Dr. Holly R. Middlekauff, M.D associate professor of medicine at the University of California Los Angeles School of Medicine and a team of researchers conducted a study which involved the use of acupuncture on 14 heart patients.
The group was split into three with the first group receiving acupuncture at the traditional sites, the second receiving it in ”non-acupoints” (not traditional acupuncture points) and the third did not receive it at all.
The researchers then created mental stress by giving the patients mathematical problems which they were required to solve mentally and answer aloud alongside various other colour and word tests.
After 20 minutes the blood pressure and heart rate of the first group remained the same as before the stress induction and the activity of the sympathetic nerve (sympathetic nerves are more active in heart patients than in people with a healthy heart) was reduced. Interestingly, the activity of the sympathetic nerve increased in both non-acupoint patients and the patients who received no acupuncture at all.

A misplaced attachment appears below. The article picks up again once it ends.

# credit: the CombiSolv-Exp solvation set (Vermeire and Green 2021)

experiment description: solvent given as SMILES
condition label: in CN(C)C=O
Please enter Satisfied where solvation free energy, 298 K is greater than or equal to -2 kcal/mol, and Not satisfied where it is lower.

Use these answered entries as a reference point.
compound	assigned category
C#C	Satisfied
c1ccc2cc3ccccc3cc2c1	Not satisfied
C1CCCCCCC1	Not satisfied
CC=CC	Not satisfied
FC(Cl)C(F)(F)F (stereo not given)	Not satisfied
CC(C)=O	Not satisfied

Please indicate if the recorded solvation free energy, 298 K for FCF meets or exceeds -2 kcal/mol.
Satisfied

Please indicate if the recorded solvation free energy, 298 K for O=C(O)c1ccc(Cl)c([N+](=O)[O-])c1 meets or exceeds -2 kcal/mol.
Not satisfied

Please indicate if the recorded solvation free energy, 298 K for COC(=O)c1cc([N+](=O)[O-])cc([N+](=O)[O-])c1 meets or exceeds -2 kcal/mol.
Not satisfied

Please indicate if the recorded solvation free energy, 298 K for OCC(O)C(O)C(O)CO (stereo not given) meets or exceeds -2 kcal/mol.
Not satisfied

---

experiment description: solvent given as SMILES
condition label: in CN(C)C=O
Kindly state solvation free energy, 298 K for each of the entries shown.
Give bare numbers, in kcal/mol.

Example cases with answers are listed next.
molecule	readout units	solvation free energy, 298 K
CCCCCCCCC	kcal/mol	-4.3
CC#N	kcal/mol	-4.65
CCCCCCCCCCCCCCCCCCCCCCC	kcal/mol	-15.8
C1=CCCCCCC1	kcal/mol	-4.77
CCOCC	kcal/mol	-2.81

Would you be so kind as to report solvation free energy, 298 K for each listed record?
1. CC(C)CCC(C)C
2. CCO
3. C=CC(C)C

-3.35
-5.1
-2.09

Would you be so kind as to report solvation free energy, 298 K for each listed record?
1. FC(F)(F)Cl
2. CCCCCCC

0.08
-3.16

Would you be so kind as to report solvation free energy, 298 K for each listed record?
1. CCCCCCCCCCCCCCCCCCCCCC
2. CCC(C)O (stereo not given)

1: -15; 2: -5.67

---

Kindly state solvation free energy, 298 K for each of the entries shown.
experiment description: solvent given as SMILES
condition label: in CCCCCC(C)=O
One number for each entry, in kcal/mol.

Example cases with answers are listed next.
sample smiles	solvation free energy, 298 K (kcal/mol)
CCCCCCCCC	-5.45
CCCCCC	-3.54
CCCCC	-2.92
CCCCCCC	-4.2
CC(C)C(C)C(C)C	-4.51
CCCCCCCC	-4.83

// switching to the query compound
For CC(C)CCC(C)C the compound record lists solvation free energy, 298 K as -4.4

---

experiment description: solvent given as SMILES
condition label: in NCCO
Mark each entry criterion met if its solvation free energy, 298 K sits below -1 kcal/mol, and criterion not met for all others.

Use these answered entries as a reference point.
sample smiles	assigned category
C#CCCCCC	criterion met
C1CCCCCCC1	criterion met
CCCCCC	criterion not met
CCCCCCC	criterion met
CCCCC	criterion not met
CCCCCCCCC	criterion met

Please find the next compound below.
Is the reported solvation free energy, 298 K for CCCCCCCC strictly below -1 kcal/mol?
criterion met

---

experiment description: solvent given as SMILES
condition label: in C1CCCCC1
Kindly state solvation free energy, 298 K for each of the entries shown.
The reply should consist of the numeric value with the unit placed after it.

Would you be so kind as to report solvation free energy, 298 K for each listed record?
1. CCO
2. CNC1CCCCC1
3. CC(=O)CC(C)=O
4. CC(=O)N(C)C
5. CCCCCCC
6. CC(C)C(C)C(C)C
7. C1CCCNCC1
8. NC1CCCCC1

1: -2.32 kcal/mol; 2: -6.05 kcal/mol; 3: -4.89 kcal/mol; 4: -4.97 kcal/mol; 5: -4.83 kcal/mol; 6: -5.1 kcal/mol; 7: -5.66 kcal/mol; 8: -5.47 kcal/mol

“We need to do more studies in large patient populations and repeat the procedures over a period of weeks, rather than just once, as we did in our study. But in clinical experience, it has been used successfully and with long-range results in improving hypertension, and it may also be beneficial in lowering sympathetic nerve activity,” says Dr. Middlekauff.